I was talking to a friend (about what else… a book) when he asked me how many books I had read this month. I do admit I read a lot but the number even surprised me this month. Especially since this past week I ended up reading 2 1/2 books, one that was 592 pages, another 325 pages and the half is 398 pages. So here are the books that I have read (so far) in the month of May
“It begins with absence and desire. It begins with Blood and fear. It begins with a discovery of witches” so starts the novel A Discovery of Witches by Deborah Harkness. TDOW is the reason my friend and I started our conversion in the first place. I was telling him about this book and bemoaning that the sequel would not be out until next year. I even gave this book a 9 ½ stars out of ten on my facebook account. The ½ point taken off was because the author talked too much about wine in my opinion but after I read her author blurb on the back cover of the book I understand why. Harkness, besides writing academic papers, has her own award wining blog on wine!
I must admit that the first few pages of the book had me thinking “Oh no, so much description, this book is going to be a drag”. However by page 5 or so it had me hooked and racing to the end to figure out what would happen next! When I found out it was just part one of the All Soul’s trilogy … major drama on my part. I want the next book now! I now know how Robert Jordan’s fans feel about the Wheel of Time series. This is the first time in a very long time that I have felt that way about a book.
In short, the novel is about historian Diana Bishop (a non-practicing witch) who opens a bewitched manuscript in Oxford’s Bodlein Library. This manuscript had been missing for centuries. Upon its sudden reappearance the other beings of the world (witches, demons and vampires) are now all on the hunt for Diana and this magical book They believe that the book will solve clues about the past and the future of their kind and do not want the other creatures to get it first. This is one book that I have been recommending to everyone I talk to so put it on hold for yourself before the list gets too long!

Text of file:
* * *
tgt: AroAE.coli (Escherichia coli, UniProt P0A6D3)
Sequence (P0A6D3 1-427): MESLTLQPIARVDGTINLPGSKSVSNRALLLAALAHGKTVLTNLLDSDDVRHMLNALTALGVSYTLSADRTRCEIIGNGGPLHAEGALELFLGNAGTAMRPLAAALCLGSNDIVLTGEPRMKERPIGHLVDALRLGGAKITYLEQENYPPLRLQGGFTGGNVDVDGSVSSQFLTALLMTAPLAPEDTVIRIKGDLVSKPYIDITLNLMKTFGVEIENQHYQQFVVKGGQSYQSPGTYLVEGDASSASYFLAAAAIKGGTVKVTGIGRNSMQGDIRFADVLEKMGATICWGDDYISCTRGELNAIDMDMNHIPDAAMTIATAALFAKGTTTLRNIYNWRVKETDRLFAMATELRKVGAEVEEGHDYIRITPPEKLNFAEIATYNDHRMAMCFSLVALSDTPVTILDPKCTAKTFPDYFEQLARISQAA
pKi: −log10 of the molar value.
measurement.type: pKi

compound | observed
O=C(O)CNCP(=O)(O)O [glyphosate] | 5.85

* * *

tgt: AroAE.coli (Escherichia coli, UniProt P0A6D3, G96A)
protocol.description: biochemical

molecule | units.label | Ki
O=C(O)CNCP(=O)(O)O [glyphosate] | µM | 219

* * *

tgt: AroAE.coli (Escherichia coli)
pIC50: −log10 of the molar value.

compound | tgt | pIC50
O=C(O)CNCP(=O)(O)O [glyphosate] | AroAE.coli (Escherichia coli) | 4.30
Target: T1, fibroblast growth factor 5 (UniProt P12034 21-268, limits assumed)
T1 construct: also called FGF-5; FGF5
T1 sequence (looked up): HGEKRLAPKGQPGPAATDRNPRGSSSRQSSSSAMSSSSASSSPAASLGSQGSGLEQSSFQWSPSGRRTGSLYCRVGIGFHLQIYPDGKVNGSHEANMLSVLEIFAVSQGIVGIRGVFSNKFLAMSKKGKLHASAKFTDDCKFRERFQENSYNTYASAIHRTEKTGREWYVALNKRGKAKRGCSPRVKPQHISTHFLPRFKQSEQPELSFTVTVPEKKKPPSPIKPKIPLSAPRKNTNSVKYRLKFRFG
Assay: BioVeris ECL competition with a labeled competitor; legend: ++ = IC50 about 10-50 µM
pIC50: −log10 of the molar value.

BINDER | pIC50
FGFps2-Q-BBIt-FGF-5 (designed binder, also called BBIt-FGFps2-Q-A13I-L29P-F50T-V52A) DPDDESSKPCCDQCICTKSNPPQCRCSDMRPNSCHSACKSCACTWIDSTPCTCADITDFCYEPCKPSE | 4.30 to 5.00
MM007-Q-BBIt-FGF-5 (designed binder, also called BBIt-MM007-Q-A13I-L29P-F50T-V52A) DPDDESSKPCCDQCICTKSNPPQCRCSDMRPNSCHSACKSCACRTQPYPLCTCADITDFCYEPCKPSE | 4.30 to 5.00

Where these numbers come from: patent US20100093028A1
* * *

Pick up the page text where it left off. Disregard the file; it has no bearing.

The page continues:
I have read a lot of Laura Lippman’s stand alone novels but I have never read any of her Tess Monaghan series so I figure that I would give them a try. Baltimore Blues is a good introduction to the series. Tess is an underemployed journalist with a love for rowing. It is her rowing habit that plays a part in this novel. Her rowing friend, Rocky, is accused of murder Tess takes it upon herself to find out the what the real story is. I liked this novel but I will have to read the next one in the series to figure out if I want to continue with them, or just stick to her stand alone novels.
O ne small book both broke my heart and gave me hope for the future. I Am Nujood, Age 10 and Divorced by Nujood Ali – well the title kind of explains it all. This pint sized Yemen child bride is forced into marriage to a man three times her age. Though he promises her family that he would wait until she is older he brutally rapes and beats her, with his family’s blessing! Ali finally flees from her husband, only to find a judge and lawyer to take her case. Her divorce at the age of 10 helped other young brides in Yemen and the Middle East. Nujood is an inspiration for all of us.
Dead Reckoning by Charlaine Harris is the latest in the Sookie Stackhouse series. For those who do not know, Sookie is a telepathic waitress in a small back water town in Louisiana. Because of her special gift, she finds the world very tiring…after all who really wants to “hear” what people are thinking about all the time. When Vampires “come out “ to the world, Sookie is happy; she can not hear their thoughts. Thus begins a series of adventures, lovers and forays into other magical worlds. In this latest adventure Sookie finds out more about her own special abilities, family history and once again has to choose if she is with the right “man” or not!